Over the past few weeks, much has been said and written about the fashion world’s reaction to coronavirus. An industry with a global value of 2.5 trillion, held up by a complex and delicate chain of processing, distribution and marketing processes.
The main points of contact between this industry and its consumers is still offline events: fashion shows, showroom presentations and the retail experience. The main appeal of the New Luxury is in fact more psychological than physical: a fashion that loses its fashion shows and its demimonde made of events, boutiques and fashion weeks is a fashion that loses its mystique. In a historical period when these pivotal experiences are no longer feasible, the fashion system must find a way to propose an alternative. In recent months, this alternative has been digital fashion.
In the last month there has been a significant increase in downloads for all apps that allow you to digitally interact with clothes. Apps like Forma and Drest have seen their users increase by 50% in a month.
The current crisis in retail and traditional fashion can become a breeding ground for experimentation. In an article from last November, NSS magazine had talked about a digital dress by the Dutch company The Fabricant.
A few months ago The Fabricant was working in its own niche and accepted only a few commissions from selected clients, today it has important digital projects behind it. The most recent is the collaboration with Napapijri, for which The Fabricant has created an entirely digital campaign, without photographers, models or concrete clothes, saving on physical resources and ensuring a space for creative freedom much greater than what a photoshoot could boast. Something similar happened with the recent digital campaign of Selfridges created by DIGI-GAL. The Rohbau brand recently launched “40th Dresses” – photos of its customers with a series of digital hoodies designed by Central Saint Martins student, Assaf Reeb.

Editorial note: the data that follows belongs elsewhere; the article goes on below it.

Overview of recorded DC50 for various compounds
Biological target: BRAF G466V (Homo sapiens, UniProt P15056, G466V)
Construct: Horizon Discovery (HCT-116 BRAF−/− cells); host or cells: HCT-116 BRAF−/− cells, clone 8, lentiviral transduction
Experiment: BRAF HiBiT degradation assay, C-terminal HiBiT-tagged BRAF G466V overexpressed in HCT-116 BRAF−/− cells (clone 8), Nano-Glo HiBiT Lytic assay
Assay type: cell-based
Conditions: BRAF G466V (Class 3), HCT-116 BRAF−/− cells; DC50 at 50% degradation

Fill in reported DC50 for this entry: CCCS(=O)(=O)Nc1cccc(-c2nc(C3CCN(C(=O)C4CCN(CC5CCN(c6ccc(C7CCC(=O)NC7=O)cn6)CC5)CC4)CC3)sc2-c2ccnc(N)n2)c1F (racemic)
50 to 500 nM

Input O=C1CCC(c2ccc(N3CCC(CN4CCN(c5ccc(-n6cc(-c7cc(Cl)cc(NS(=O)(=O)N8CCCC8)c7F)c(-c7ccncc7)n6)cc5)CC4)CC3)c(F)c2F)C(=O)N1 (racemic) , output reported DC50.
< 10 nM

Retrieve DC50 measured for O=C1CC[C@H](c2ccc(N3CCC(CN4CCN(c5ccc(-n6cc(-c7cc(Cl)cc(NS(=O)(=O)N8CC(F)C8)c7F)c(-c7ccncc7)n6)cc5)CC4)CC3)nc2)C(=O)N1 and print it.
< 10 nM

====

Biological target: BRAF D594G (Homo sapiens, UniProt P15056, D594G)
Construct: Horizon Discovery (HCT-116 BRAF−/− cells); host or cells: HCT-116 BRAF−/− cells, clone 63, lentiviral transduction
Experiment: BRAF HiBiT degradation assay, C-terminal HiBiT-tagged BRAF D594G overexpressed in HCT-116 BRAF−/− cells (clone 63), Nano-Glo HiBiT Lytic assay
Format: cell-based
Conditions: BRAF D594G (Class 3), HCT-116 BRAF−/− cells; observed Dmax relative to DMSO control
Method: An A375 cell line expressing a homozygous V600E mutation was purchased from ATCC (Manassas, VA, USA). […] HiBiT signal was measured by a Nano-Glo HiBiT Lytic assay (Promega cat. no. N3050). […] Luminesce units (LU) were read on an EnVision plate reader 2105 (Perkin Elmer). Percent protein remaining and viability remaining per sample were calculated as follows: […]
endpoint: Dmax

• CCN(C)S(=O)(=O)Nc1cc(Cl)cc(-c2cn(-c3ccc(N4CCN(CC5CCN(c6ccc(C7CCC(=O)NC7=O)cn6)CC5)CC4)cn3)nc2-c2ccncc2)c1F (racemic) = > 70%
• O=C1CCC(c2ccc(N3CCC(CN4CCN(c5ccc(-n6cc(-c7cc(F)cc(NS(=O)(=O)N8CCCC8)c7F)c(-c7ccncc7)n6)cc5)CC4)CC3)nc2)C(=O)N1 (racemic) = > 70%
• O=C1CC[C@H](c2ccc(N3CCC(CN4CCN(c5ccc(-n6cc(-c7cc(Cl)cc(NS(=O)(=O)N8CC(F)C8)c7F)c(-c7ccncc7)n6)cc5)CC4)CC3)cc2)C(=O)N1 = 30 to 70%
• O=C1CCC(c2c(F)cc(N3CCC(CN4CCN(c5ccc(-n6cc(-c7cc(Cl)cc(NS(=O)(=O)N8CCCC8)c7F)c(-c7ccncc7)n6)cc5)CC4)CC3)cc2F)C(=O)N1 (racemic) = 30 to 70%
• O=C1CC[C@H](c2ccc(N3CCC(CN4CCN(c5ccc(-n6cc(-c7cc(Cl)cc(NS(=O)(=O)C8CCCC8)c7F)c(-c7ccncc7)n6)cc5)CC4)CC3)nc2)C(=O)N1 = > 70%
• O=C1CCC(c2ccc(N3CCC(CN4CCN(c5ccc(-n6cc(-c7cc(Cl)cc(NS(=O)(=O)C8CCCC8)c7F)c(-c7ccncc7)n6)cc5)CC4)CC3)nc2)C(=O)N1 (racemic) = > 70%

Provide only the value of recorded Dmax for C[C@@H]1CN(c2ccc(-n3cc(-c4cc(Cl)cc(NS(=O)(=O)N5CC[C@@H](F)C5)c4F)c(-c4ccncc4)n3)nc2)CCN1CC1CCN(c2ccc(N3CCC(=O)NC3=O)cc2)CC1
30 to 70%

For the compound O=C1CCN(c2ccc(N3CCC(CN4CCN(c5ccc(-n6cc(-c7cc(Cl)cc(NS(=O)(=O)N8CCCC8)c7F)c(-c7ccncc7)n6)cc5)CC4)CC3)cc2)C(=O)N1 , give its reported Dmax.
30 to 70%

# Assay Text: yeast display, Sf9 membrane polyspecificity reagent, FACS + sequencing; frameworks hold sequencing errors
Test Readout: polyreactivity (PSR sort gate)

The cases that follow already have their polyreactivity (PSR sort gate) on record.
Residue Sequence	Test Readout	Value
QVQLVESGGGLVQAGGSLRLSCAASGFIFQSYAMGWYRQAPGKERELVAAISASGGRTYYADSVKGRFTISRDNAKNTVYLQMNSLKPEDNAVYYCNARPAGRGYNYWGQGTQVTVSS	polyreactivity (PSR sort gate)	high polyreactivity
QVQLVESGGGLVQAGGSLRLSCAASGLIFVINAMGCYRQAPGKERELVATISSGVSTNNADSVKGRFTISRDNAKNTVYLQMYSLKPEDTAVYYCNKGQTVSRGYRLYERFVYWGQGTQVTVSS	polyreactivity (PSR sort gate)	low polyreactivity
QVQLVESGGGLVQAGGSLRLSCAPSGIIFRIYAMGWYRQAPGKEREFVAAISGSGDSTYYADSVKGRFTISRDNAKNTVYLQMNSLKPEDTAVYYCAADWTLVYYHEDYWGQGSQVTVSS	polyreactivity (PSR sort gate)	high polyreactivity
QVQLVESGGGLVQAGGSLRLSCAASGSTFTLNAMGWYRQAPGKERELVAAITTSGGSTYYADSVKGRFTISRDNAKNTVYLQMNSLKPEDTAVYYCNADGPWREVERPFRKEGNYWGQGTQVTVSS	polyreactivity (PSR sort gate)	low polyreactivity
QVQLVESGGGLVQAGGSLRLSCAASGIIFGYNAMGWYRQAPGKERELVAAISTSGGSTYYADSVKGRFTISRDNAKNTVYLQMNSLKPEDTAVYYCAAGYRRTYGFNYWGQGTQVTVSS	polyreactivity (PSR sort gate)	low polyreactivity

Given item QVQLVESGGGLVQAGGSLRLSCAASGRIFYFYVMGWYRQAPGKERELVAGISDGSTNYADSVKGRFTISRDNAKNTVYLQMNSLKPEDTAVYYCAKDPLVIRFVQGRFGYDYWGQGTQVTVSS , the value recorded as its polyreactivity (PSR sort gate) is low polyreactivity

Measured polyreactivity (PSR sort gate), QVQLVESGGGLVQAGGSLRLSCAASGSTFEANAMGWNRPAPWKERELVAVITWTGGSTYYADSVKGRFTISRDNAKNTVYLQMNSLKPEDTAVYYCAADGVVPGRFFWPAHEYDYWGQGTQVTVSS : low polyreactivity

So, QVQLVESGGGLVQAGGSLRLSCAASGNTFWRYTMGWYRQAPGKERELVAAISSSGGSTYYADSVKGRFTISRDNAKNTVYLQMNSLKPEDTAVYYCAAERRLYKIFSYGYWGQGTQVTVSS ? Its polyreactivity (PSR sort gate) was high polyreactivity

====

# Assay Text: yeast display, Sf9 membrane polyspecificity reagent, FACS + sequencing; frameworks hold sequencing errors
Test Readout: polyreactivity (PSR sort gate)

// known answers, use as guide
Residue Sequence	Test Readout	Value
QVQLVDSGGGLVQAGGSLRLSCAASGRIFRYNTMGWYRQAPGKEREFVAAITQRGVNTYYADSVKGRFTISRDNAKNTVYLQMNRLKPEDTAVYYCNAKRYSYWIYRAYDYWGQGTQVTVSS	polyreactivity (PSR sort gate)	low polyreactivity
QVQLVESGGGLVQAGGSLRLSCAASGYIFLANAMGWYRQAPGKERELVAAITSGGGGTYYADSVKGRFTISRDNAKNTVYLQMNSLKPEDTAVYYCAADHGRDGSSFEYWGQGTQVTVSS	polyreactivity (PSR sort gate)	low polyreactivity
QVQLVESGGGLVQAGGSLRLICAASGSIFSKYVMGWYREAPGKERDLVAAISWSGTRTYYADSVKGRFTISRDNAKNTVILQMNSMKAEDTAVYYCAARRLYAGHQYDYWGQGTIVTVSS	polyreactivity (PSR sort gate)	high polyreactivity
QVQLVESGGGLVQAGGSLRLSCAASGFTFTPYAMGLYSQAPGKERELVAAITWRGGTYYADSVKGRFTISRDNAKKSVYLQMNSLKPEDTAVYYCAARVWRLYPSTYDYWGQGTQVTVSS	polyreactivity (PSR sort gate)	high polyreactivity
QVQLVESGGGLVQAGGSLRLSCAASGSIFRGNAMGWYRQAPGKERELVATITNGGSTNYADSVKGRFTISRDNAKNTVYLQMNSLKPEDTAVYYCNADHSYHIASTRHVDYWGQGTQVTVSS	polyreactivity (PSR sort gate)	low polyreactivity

At a time when many voices within the system are wondering if fashion will be the same again after the pandemic is over and when the same players of the fashion system are thinking about how to reconfigure the physiognomy of the industry, digital fashion can certainly propose some alternative solutions, but it must also be considered that the success and longevity of the fashion industry relates to the daily lives of consumers – consumers who, between spending money on a digital hoodie or for a physical one, will tend to buy something they can wear in person and not make the avatar wear or digitally mount on a photograph.
Luxury, is perhaps a frivolous industry, but at the end of the day it is also one of the most concrete ones, one of the most tangible products that you can have and wear without the mediation of any screen.